The groomer showed me an odd rectangular lump on JoJo’s belly. I had brushed her thoroughly a couple days before and never saw that. So I called the vet and took her in and he told me it was a mammary gland cancer, and also that the cancer had already spread to a lymph node.
Now, JoJo is 13 years old and has a collapsing trachea plus she gets bronchitis every winter. I felt it would be wise to just let her go, to let the cancer take her rather than put her through surgery with no guarantee that the cancer hadn’t already spread. But I had a big problem - I loved her. She was my buddy. She was who came to the door when I came home, waiting for kisses. She was with me when I was lonely. Was it even remotely possible that I could watch her die slowly right here in my house? Putting her to sleep wasn’t an option – she enjoyed life too much. She was a happy girl. Did I have the right to take away any time she had left?
You would not think that a dog could cause the anxiety and distress I went through last weekend. My head ached. My feet hurt. I couldn’t relax, and I had to take a break from FOX News as I couldn’t bear to hear anything worrisome. I talked to my family, my friends, and everybody said they would support me if I decided to stand by and watch her die, although not one of them agreed with me.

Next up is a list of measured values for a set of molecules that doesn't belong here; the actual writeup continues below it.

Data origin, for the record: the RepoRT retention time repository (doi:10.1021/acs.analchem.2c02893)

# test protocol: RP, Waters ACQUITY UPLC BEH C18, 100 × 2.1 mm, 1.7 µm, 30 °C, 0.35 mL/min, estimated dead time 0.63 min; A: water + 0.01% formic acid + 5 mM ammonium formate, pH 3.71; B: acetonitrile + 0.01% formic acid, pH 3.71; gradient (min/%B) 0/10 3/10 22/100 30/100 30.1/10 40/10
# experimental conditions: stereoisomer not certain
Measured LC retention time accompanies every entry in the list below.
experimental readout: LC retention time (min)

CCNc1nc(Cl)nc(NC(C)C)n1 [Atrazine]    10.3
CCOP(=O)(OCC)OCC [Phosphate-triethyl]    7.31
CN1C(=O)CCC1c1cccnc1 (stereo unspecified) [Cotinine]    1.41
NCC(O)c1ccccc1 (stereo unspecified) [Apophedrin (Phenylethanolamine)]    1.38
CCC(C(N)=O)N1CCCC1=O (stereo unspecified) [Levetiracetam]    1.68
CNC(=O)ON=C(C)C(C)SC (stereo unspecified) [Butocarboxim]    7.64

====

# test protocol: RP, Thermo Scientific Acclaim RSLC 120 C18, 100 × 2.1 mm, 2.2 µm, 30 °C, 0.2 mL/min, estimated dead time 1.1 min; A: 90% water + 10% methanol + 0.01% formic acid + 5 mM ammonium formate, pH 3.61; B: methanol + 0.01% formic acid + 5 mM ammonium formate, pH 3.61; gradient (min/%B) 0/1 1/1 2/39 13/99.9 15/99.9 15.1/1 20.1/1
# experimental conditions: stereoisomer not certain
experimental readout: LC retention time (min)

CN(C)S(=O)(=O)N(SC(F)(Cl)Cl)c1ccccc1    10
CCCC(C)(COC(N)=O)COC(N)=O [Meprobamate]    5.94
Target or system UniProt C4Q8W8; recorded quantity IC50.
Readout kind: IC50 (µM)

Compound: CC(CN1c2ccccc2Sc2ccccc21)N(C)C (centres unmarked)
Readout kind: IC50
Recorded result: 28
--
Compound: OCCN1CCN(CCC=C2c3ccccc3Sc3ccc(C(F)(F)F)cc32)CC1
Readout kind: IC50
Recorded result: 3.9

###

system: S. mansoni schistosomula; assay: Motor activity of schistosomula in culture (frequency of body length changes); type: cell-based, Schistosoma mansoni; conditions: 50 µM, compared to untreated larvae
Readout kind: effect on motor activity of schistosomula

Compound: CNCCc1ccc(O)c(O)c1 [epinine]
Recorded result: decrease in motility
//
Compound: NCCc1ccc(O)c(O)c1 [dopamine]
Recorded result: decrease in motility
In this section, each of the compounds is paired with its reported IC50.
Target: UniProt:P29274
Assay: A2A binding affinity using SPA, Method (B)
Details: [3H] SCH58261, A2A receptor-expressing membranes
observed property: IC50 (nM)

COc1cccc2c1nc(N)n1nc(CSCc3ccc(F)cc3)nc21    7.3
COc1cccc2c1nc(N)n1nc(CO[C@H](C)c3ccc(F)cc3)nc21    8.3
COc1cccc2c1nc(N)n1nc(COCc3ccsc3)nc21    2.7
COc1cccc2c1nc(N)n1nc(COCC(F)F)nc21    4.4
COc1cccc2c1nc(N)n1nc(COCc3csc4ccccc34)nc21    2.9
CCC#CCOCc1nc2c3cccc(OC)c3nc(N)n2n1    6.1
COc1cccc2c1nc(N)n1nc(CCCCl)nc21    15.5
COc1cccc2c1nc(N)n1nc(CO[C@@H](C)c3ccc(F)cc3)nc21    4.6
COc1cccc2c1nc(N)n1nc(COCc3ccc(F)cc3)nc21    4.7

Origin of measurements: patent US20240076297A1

Monday morning I called the vet and told him my decision. He told me that he was disappointed but, since I was the owner, he would go along with it and monitor her and tell me when it was time to put her down. I hung up and felt better, the decision was made! But JoJo seemed mad at me, she wouldn’t look at me and when I spoke to her she turned her tail to me. I know it’s not possible that a mere dog could understand what I had said to the vet, but here we were, not speaking. Anxiety overwhelmed me again, I knew what she wanted me to do, so by late afternoon I called the vet again and we set up her surgery for Thursday. Afterwards JoJo sat by me and rubbed her head on my arm and all was well between us.
Today she is home and happy, even though she is a mass of stitches and is on pain meds and sleeps a lot and coughs from the tube she had in her throat during the surgery. She smiles at me. She tries to eat to please me. We hugged when we woke up. Neither of us knows whether the cancer has spread, but neither of us cares that much, because we are together and I did what she wanted me to do and maybe, just maybe, she has a year or two of life ahead of her.
© 2013 Just Lynne - 7/14/13